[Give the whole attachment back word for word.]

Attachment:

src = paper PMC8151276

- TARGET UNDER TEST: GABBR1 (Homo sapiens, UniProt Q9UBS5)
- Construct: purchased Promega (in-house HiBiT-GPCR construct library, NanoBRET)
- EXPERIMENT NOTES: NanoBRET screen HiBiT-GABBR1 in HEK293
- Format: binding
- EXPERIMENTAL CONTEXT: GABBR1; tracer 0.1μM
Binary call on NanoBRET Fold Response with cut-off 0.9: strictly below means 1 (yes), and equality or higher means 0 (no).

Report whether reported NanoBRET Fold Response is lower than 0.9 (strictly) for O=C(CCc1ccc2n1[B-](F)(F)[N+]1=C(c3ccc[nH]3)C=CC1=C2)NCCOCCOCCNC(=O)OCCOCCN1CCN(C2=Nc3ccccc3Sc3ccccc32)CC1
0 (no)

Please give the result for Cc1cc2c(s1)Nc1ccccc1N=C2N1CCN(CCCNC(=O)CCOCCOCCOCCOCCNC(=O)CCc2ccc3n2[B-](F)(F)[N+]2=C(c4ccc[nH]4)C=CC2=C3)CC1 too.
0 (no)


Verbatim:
src = paper PMC8151276

- TARGET UNDER TEST: GABBR1 (Homo sapiens, UniProt Q9UBS5)
- Construct: purchased Promega (in-house HiBiT-GPCR construct library, NanoBRET)
- EXPERIMENT NOTES: NanoBRET screen HiBiT-GABBR1 in HEK293
- Format: binding
- EXPERIMENTAL CONTEXT: GABBR1; tracer 0.1μM
Binary call on NanoBRET Fold Response with cut-off 0.9: strictly below means 1 (yes), and equality or higher means 0 (no).

Report whether reported NanoBRET Fold Response is lower than 0.9 (strictly) for O=C(CCc1ccc2n1[B-](F)(F)[N+]1=C(c3ccc[nH]3)C=CC1=C2)NCCOCCOCCNC(=O)OCCOCCN1CCN(C2=Nc3ccccc3Sc3ccccc32)CC1
0 (no)

Please give the result for Cc1cc2c(s1)Nc1ccccc1N=C2N1CCN(CCCNC(=O)CCOCCOCCOCCOCCNC(=O)CCc2ccc3n2[B-](F)(F)[N+]2=C(c4ccc[nH]4)C=CC2=C3)CC1 too.
0 (no)